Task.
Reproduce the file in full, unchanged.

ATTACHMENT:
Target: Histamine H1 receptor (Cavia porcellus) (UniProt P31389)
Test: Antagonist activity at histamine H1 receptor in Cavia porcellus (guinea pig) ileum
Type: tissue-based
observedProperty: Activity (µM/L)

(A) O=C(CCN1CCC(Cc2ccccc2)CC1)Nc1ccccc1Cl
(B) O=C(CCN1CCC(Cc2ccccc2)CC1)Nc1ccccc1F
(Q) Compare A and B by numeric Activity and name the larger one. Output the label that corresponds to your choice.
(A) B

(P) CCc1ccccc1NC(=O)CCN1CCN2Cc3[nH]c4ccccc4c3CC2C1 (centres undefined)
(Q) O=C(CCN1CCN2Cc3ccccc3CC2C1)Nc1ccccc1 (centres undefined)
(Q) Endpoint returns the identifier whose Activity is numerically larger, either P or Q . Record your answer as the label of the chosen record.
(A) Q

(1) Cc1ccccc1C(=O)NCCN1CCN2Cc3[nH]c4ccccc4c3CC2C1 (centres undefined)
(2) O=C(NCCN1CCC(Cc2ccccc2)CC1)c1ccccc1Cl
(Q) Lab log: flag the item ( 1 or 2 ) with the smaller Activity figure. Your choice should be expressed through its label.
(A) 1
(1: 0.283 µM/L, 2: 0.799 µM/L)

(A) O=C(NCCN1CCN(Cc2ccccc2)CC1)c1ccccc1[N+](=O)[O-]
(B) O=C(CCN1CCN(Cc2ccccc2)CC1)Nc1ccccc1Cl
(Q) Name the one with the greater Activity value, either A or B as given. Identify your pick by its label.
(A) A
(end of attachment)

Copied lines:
Target: Histamine H1 receptor (Cavia porcellus) (UniProt P31389)
Test: Antagonist activity at histamine H1 receptor in Cavia porcellus (guinea pig) ileum
Type: tissue-based
observedProperty: Activity (µM/L)

(A) O=C(CCN1CCC(Cc2ccccc2)CC1)Nc1ccccc1Cl
(B) O=C(CCN1CCC(Cc2ccccc2)CC1)Nc1ccccc1F
(Q) Compare A and B by numeric Activity and name the larger one. Output the label that corresponds to your choice.
(A) B

(P) CCc1ccccc1NC(=O)CCN1CCN2Cc3[nH]c4ccccc4c3CC2C1 (centres undefined)
(Q) O=C(CCN1CCN2Cc3ccccc3CC2C1)Nc1ccccc1 (centres undefined)
(Q) Endpoint returns the identifier whose Activity is numerically larger, either P or Q . Record your answer as the label of the chosen record.
(A) Q

(1) Cc1ccccc1C(=O)NCCN1CCN2Cc3[nH]c4ccccc4c3CC2C1 (centres undefined)
(2) O=C(NCCN1CCC(Cc2ccccc2)CC1)c1ccccc1Cl
(Q) Lab log: flag the item ( 1 or 2 ) with the smaller Activity figure. Your choice should be expressed through its label.
(A) 1
(1: 0.283 µM/L, 2: 0.799 µM/L)

(A) O=C(NCCN1CCN(Cc2ccccc2)CC1)c1ccccc1[N+](=O)[O-]
(B) O=C(CCN1CCN(Cc2ccccc2)CC1)Nc1ccccc1Cl
(Q) Name the one with the greater Activity value, either A or B as given. Identify your pick by its label.
(A) A